Courtesy of the OSU Athletic Department
Never in the history of Ohio State has the university had the distinction of having both the men’s and women’s golf teams have a freshman win Big Ten Freshman of the Year honors in the same season. Until now.
The Big Ten handed out their annual golf awards May 1, and among them were Kendall Prince and Grant Weaver, winning for women’s and men’s golf, respectively.
Weaver is only the second freshman men’s golfer in OSU history to win the award, the first time going to Chris Smith in 1988. Prince shares the honor with six other Buckeyes, the last being teammate Vicky Villanueva, who won in 2009.
“It’s a pretty big honor,” Prince said.
Making it even more special, she said, was getting the award despite the “up-and-down roller coaster of health issues” she’s had this year.
Prince found out she has an autoimmune disorder affecting her liver that at least once led to her being rushed to the hospital. But with consultation from her doctors, she was able to recover and again focus on golf.
“She’s a real tough kid, no doubt about it,” said women’s coach Therese Hession. “She’s very driven … so there’s not going to be too much that gets in her way. She’ll come back as quick as possible from all these illnesses and injuries … more than most kids because she’s very committed to making her goals.”
Compounded on top of her autoimmune disorder, she had emergency surgery on her appendix the day before the Big Ten Championship. That came two weeks ago after finishing a career-best third overall in the field in the Lady Buckeye Spring Invitational. Due to missing the Big Ten Championship, Hession said it dropped her one-tenth of a point from making first-team All-Big Ten. The appendectomy is also keeping her from playing in the first three rounds of the NCAA Central Regionals taking place Thursday through Saturday in Columbus.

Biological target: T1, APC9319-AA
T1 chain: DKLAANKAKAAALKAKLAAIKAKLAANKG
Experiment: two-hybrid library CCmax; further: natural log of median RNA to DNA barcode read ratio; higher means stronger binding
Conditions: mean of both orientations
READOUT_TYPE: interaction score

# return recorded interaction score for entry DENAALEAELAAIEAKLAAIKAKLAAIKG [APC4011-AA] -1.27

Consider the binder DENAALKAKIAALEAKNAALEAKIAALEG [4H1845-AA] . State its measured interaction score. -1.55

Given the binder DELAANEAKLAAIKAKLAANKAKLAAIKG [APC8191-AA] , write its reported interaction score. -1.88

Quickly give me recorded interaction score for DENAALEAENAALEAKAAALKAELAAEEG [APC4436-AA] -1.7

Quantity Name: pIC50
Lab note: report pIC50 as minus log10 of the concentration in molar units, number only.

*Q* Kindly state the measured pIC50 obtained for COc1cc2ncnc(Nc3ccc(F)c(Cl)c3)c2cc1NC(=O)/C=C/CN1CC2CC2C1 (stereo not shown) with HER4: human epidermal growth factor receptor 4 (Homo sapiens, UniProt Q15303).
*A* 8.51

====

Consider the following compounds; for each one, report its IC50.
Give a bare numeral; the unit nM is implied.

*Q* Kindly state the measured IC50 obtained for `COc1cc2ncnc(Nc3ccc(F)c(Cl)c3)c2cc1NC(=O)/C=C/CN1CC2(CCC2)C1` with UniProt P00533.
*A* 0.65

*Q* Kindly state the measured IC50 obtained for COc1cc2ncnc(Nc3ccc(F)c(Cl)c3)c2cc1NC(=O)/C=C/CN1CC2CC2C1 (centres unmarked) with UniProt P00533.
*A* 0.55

Despite all of the setbacks, Prince still made second-team All-Big Ten along with being named Freshman of the Year. She was the top finisher on the team three times, tying junior Amy Meier a fourth time. She averaged a 75 (per 18 holes) for the year, was under par four times and shot in the 60’s twice, including a career-best 67. That score came on her second set of 18 holes, where she played a total of 36 holes in one day during the Lady Northern Invitational in French Lick, Ind.
She said it’s hard to imagine that at one point, she preferred soccer over golf.
“I was huge into other sports,” Prince said. “I always thought I was going to play soccer (in college) until my sophomore year (in high school), and I switched my focus (to golf).”
And when she committed to OSU, there was one thing on her mind.
“Once I came in here, I was like, ‘That’s my goal, to be Big Ten Freshman of the Year,” she said.
Although feeling honored for his achievement, Weaver said he didn’t even know the award existed until men’s coach Donnie Darr told him on the day the awards were announced.
“I never really thought about it. It came as a complete surprise,” Weaver said.
That might sound flippant, but it’s quite the opposite for the true freshman from Waynedale High School in Wooster, Ohio. He said his focus is more about teamwork rather than concentrating on how well he performs individually, attributing his humble attitude to his parents.
“They always told me not to be conceited,” Weaver said. “Also, I played team golf in high school, so I’ve had the joys of winning as a team and it’s something that I want to continue and experience again. It’s a lot more fun when you’re playing as a team.”
Weaver’s humility comes as no surprise to Darr.
“He’s very, very mature for his age (and) controls his emotions very well, which is a huge asset for a college player, because a lot of college guys struggle with that part of their game,” Darr said.
Weaver has helped the men’s team to a 67-49-2 record this year and an appearance in the NCAA regionals May 17-19 in Ann Arbor, Mich. He averaged a score of 75 (per 18 holes) for the season, including a career-best 69 on the first day of the FAU Spring Break Championship on March 23 in Lake Worth, Fla.
Despite playing in junior golf tournaments since he was nine years old, Weaver said he never had a full-time instructor, just occasional lessons “here and there.” And he still wouldn’t give himself full credit for what he’s achieved this year.
“I think that if he just continues to do what he has done and continues to work on the fundamental things … then he’s going to have great success,” Darr said.